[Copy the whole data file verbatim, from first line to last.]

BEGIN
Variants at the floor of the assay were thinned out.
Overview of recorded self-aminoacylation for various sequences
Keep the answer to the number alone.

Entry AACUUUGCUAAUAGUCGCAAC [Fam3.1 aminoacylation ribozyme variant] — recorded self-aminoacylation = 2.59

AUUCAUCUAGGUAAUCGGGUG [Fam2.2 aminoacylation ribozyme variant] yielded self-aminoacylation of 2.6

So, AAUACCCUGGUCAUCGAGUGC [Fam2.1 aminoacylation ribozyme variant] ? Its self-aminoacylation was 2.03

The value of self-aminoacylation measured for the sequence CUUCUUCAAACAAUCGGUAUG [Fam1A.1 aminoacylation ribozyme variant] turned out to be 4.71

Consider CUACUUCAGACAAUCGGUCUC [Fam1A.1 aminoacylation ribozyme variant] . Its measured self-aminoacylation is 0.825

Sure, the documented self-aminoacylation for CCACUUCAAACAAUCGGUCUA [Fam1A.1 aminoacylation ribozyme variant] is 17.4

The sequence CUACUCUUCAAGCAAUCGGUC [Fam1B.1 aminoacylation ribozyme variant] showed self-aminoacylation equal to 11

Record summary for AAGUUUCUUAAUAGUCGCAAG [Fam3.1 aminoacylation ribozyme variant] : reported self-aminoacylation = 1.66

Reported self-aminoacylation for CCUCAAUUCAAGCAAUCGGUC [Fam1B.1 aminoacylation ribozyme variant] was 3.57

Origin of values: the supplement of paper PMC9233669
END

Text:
Variants at the floor of the assay were thinned out.
Overview of recorded self-aminoacylation for various sequences
Keep the answer to the number alone.

Entry AACUUUGCUAAUAGUCGCAAC [Fam3.1 aminoacylation ribozyme variant] — recorded self-aminoacylation = 2.59

AUUCAUCUAGGUAAUCGGGUG [Fam2.2 aminoacylation ribozyme variant] yielded self-aminoacylation of 2.6

So, AAUACCCUGGUCAUCGAGUGC [Fam2.1 aminoacylation ribozyme variant] ? Its self-aminoacylation was 2.03

The value of self-aminoacylation measured for the sequence CUUCUUCAAACAAUCGGUAUG [Fam1A.1 aminoacylation ribozyme variant] turned out to be 4.71

Consider CUACUUCAGACAAUCGGUCUC [Fam1A.1 aminoacylation ribozyme variant] . Its measured self-aminoacylation is 0.825

Sure, the documented self-aminoacylation for CCACUUCAAACAAUCGGUCUA [Fam1A.1 aminoacylation ribozyme variant] is 17.4

The sequence CUACUCUUCAAGCAAUCGGUC [Fam1B.1 aminoacylation ribozyme variant] showed self-aminoacylation equal to 11

Record summary for AAGUUUCUUAAUAGUCGCAAG [Fam3.1 aminoacylation ribozyme variant] : reported self-aminoacylation = 1.66

Reported self-aminoacylation for CCUCAAUUCAAGCAAUCGGUC [Fam1B.1 aminoacylation ribozyme variant] was 3.57

Origin of values: the supplement of paper PMC9233669